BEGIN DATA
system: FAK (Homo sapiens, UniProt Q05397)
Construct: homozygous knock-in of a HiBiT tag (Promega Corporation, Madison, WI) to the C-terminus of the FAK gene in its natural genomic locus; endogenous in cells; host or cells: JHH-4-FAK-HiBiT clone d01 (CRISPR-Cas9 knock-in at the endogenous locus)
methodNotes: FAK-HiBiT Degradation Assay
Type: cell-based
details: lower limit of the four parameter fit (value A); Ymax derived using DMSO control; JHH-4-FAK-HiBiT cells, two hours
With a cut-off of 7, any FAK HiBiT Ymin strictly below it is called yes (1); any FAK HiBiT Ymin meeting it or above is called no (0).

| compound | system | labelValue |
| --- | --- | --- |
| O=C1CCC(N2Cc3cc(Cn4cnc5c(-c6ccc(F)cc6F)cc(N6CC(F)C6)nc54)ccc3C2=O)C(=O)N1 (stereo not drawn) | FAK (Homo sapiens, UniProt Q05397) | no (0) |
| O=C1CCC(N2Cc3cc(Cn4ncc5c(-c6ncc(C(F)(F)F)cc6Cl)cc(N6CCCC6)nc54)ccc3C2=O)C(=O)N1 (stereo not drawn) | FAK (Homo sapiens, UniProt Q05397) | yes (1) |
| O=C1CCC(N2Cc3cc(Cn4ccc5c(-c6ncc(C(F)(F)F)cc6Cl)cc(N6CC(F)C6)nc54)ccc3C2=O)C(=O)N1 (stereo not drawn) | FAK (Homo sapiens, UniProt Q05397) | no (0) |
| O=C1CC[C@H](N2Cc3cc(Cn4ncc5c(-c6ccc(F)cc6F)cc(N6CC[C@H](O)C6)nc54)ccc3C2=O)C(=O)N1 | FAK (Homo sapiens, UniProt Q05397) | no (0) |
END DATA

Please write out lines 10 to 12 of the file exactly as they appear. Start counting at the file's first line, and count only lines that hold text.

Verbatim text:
| O=C1CCC(N2Cc3cc(Cn4ncc5c(-c6ncc(C(F)(F)F)cc6Cl)cc(N6CCCC6)nc54)ccc3C2=O)C(=O)N1 (stereo not drawn) | FAK (Homo sapiens, UniProt Q05397) | yes (1) |
| O=C1CCC(N2Cc3cc(Cn4ccc5c(-c6ncc(C(F)(F)F)cc6Cl)cc(N6CC(F)C6)nc54)ccc3C2=O)C(=O)N1 (stereo not drawn) | FAK (Homo sapiens, UniProt Q05397) | no (0) |
| O=C1CC[C@H](N2Cc3cc(Cn4ncc5c(-c6ccc(F)cc6F)cc(N6CC[C@H](O)C6)nc54)ccc3C2=O)C(=O)N1 | FAK (Homo sapiens, UniProt Q05397) | no (0) |